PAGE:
Mitchell Reports | March 15, 2013
>>> welcome back, president obama has been under fire if some of his most ardent supporters over the lack of racial diversity in the second-term cabinet. congresswoman marsha fudge, chair of the congressional black caucus joins me now. you wrote to the president on monday, have you heard from president obama ?
>> i have not talked with the president. but i have talked to the white house . and i'm certainly confident after our conversations that the president is committed to diversity and so we're waiting to see what the rest of the cabinet is going to look like.
>> you got a call from the white house today, it took a couple ever days to get a call from the senior level of the white house . i have talked to other members of the white house , this is my first time talking with a senior member i feel very good about our conversation today.
>> what kind of commitment did she give you, we're talking about valerie jarrett?
>> there was not a commitment, except for the fact a that she was very definitive about the fact that they are looking at people who we believe at least from our perspective, we will be pleased to have in the cabinet. so i'll going to wait and see who is in that vetting process.
>> what positions are open. we've already had state and obviously the attorney general eric holder is a holdover from the last cabinet. but other than eric holder , who is in the cabinet --
>> there are a few positions currently transportation and commerce, the only two still open. so we're hopeful that one of those positions will be filled by an african-american.
>> explain to people why you think it's important.
>> well it's important for a number of reasons. all you have to do is look at the discussions that have been held around things like sequester. where poor people , minorities have been hit especially hard because sometimes we're not at the table. if you look at the pay force for the dock fix, which disproportionately affected high-important ty high-poverty areas, because we weren't at the table. if you think about some of the policies coming out of washington if we're not at the table and no one is speaking out for our interests, we get left out of the process.
>> but the man sitting at the head of the table is the first african- american president .
>> that is correct. and you have to understand that the president is there to represent all of the people and he can't always be in a position to carve out things for african-americans. so we need someone pushing from our perspective to make sure that our issues are on the table.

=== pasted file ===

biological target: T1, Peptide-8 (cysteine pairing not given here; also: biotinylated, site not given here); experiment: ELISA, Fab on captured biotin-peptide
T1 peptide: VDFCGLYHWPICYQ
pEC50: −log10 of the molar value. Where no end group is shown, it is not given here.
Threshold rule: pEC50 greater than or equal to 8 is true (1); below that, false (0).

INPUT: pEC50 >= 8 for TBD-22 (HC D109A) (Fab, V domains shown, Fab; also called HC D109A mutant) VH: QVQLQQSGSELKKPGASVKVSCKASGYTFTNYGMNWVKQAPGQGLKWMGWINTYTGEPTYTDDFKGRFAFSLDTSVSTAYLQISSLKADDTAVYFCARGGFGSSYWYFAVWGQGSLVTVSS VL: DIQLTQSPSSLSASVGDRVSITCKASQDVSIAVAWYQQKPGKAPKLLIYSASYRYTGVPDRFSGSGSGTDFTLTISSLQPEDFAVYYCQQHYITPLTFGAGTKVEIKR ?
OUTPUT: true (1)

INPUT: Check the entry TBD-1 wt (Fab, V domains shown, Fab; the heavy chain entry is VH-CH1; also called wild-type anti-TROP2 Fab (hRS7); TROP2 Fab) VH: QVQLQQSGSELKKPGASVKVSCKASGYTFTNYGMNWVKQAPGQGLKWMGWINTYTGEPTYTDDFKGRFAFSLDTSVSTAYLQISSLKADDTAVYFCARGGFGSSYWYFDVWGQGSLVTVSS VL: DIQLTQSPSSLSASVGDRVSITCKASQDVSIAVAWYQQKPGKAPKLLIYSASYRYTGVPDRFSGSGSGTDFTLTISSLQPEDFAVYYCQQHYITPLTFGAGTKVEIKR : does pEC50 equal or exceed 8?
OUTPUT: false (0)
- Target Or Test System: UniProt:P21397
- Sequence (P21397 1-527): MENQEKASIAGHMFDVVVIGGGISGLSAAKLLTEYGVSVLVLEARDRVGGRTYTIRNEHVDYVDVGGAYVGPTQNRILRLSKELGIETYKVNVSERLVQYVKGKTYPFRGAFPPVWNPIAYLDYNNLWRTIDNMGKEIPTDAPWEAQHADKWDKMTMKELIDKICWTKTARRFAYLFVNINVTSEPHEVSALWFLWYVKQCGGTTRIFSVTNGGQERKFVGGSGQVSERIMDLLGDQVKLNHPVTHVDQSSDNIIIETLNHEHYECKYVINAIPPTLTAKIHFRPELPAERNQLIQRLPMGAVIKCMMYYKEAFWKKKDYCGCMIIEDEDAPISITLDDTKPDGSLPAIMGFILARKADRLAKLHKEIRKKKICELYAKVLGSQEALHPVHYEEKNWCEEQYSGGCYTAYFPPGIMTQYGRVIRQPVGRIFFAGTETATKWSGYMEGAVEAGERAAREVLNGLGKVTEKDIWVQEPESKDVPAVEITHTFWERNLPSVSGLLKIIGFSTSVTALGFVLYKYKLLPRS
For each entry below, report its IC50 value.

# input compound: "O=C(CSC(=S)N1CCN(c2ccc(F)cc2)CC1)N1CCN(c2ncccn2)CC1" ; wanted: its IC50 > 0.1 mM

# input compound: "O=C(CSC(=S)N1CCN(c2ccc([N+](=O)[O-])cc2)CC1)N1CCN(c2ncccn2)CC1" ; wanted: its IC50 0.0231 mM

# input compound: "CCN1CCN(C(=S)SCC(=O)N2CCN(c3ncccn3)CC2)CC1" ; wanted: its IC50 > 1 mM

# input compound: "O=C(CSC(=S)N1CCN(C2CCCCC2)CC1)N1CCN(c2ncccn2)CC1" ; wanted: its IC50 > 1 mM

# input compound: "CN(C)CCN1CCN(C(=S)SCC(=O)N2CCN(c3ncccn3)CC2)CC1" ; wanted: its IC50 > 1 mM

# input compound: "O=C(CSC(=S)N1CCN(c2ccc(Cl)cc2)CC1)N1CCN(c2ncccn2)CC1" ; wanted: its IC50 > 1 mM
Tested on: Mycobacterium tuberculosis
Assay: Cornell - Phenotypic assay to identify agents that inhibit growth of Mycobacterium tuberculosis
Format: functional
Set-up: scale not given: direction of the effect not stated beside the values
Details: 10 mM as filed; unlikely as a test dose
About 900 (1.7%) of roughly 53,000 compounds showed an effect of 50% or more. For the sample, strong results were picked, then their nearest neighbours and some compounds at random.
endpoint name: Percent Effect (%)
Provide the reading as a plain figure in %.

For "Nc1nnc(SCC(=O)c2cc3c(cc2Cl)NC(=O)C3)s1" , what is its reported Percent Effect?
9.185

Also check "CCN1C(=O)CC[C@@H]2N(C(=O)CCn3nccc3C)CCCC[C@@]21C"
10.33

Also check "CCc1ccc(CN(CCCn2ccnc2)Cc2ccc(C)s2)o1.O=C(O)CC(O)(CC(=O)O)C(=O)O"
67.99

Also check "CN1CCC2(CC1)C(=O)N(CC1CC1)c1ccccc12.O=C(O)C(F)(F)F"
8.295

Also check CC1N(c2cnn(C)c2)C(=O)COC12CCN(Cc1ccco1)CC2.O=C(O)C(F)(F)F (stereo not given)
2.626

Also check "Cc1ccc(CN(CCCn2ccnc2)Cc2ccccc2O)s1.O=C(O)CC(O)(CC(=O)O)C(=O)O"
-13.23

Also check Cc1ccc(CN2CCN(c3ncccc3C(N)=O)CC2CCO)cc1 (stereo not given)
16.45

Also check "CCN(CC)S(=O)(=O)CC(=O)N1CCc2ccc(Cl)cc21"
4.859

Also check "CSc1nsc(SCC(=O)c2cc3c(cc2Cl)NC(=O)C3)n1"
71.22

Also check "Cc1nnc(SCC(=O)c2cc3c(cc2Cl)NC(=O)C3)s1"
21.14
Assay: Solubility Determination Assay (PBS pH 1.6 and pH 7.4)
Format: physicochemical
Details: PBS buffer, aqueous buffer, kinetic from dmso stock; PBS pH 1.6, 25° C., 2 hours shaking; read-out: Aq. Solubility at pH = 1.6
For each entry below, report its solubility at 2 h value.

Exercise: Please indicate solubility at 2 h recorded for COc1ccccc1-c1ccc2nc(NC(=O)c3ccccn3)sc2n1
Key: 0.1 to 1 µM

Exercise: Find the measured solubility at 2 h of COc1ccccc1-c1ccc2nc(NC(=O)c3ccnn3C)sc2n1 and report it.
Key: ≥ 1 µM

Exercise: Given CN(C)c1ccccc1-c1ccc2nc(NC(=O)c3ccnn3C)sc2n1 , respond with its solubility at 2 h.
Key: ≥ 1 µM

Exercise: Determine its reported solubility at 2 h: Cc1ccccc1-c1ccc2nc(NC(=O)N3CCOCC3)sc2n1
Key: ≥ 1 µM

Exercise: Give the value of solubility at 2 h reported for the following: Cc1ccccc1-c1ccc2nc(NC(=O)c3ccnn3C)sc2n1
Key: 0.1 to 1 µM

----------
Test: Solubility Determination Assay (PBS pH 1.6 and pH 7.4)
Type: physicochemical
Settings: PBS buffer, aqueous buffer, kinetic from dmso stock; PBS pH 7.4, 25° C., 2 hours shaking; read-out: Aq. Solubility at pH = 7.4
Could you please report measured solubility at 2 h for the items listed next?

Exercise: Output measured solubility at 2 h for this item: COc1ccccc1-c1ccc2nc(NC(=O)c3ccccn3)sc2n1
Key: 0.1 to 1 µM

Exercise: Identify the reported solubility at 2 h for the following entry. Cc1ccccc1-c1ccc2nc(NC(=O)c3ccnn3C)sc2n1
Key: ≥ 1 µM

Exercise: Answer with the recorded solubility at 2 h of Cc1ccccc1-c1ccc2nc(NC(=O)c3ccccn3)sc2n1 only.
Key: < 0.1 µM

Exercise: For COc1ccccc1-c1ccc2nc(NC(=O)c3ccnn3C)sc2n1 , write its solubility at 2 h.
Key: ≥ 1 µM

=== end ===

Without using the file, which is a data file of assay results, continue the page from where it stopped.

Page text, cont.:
>> are you surprised at how white frankly, white and male, but now that it's a couple more women have been appointed, how white this cabinet is?
>> i've been surprised, but again, i am hopeful that it won't look like that when it's over.
>> there aren't, as you point out there only two big positions left.
>> that's correct.
>> and you, but you haven't met with the president yet?
>> i have not.
>> has the president paid enough attention to his base? has he met with the black caucus enough?
>> he has not met with the black caucus recently. we are in the process of scheduling a meeting. but let me just say this to you. people want to make their, at least make people seem that there is a rift, there really isn't a rift. this is our position. we expect the president to represent all of america. we expect the president to represent every single ethnic and religious and every other kind of group. we don't want any more than anyone else. but we don't want any less, either.
>> did you bring this up to him when the house democratic caucus met with the president yesterday?
>> we did not and he answered a lot of questions, but he did not have the kind of time to get into these issues yesterday and i didn't feel it appropriate to raise it yesterday. we were talking about how we go forward with the budget. i thought that that was the appropriate discussion to have.
>> thank you so much.
>> thank you.
>> marsha fudge, congresswoman and stay in touch. we want to know how this comes out.